It could be considered a good thing for new viewers. If you’re tuning in for the first time I imagine it’s helpful to have the name of someone talking being flagged up. It helps the programme appear a little more accessible and logical. And, being a regular viewer, I think I forget a lot of the time how baffling wrestling (particularly WWE or TNA) could appear to someone getting their first taste.
That said it’s not like the names of wrestlers are kept a secret. A graphic appears when they walk to the ring. That gives us their name and, where applicable, their Twitter address. Not only that but the commentary team will more than likely mention the guy’s (or gal’s) name as the saunter to the ring. They have to fill that air time somehow.
So we have a situation where regular viewers will know who the person cutting the promo is without even thinking about it and new viewers having a couple of different methods of discovering who the silver tongued stranger is. So really the only time the in-ring intro is useful is when someone new tunes in just after the wrestler in question has walked out but just before they start talking.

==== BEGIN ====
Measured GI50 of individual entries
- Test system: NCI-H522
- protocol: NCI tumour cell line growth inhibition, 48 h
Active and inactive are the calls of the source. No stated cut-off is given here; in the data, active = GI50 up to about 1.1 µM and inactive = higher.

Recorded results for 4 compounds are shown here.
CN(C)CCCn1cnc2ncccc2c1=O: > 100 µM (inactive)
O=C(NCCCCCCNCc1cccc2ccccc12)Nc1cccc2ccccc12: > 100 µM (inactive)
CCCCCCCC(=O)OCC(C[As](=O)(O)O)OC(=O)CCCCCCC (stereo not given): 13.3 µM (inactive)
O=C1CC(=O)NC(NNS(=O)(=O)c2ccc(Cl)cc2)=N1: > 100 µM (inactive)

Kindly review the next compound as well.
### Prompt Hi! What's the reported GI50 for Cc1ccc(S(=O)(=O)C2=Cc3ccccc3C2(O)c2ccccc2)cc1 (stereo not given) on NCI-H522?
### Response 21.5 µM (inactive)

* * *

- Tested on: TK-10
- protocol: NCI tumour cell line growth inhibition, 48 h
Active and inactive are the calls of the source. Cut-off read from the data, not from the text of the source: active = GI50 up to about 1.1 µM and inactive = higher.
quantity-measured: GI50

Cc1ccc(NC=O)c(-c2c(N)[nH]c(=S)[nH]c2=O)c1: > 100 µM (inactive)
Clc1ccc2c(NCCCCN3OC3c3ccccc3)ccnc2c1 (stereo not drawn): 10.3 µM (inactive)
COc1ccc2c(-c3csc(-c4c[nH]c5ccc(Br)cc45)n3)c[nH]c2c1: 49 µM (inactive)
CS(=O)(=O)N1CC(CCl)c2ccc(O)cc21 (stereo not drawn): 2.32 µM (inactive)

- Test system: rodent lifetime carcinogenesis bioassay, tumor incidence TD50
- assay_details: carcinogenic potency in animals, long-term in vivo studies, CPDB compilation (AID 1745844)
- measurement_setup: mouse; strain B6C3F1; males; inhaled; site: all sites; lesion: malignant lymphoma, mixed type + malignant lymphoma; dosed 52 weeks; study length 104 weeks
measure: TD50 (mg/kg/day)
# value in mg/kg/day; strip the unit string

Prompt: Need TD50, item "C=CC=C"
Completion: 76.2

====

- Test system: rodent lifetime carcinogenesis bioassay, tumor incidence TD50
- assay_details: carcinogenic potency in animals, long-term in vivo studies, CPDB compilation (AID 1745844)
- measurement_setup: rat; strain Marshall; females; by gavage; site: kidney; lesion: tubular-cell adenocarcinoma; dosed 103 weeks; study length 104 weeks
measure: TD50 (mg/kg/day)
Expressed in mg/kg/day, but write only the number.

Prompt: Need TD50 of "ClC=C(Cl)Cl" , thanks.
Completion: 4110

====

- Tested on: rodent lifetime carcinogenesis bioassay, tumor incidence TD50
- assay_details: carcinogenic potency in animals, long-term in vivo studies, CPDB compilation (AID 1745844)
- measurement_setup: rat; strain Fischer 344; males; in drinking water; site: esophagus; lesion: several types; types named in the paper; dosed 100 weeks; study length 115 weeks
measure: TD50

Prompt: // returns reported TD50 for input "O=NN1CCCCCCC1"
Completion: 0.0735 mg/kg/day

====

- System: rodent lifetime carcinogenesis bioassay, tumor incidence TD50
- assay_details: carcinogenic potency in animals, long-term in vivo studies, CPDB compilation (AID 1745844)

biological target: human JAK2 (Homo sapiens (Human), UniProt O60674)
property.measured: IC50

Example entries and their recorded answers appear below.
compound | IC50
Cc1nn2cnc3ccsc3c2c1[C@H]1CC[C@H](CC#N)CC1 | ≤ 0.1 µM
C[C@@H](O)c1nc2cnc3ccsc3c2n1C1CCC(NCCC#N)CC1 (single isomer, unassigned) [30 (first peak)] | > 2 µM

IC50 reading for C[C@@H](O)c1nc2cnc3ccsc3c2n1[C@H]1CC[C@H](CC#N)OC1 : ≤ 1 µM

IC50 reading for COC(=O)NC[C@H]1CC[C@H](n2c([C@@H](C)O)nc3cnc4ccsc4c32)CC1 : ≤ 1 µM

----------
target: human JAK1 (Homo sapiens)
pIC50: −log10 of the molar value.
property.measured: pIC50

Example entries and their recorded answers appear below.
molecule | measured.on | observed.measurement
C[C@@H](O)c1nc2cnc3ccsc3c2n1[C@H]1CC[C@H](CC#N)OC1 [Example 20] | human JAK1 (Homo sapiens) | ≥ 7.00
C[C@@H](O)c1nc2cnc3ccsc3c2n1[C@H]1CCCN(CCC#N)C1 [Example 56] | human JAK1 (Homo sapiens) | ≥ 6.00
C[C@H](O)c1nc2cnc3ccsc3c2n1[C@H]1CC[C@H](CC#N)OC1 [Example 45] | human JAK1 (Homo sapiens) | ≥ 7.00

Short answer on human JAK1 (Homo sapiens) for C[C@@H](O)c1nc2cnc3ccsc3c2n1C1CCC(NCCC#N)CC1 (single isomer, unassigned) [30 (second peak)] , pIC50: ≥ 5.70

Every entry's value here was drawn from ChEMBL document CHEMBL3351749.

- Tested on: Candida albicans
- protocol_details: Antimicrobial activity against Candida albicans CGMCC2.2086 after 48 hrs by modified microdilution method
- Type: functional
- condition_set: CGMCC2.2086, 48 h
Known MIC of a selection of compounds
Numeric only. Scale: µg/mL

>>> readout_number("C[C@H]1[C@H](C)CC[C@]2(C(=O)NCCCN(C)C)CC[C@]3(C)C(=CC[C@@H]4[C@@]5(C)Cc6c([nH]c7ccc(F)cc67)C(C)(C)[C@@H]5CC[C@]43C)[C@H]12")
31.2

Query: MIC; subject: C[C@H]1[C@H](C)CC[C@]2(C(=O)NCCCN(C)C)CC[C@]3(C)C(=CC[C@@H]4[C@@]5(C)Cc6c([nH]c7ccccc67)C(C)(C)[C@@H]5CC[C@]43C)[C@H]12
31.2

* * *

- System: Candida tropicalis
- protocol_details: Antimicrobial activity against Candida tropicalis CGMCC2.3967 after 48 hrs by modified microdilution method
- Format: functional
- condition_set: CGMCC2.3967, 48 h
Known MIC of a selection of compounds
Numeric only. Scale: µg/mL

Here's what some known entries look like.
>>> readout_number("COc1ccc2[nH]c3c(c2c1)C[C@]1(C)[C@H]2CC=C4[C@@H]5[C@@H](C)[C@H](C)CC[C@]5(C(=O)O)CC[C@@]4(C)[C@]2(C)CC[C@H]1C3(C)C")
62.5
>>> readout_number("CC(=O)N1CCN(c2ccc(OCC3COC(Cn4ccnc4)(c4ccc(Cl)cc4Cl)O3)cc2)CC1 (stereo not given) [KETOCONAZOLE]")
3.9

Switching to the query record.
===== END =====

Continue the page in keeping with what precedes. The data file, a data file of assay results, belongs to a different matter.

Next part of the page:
One word: niche.
All this said I find it hard to completely hate the approach. On some level it’s amusing. Heyman seems to do it to get heat, which is fine. It’s an extra sentence with which to get his New York accent across. That being one of his chief tools for turning audiences against him it’s hard to deny it’s a good thing for him to be doing.
Ladies and gentlemen, his name is Paul Heyman
Everyone else though? Bully Ray is much like Heyman with regards to deploying his NYC accent, but it’s harder to accept from him somehow. It’s completely ridiculous when Triple H does it because it’s clearly just an excuse to remind us all that he’s the storyline COO. And Orton? He’s doing it because he’s regressed so much with his verbal dexterity that he no longer remembers how to cut an effective promo.
The more guys at this level do it the more it will be emulated elsewhere. That’s a problem. It’s easy enough to overlook now but when everyone’s doing it it’s going to become unbearable.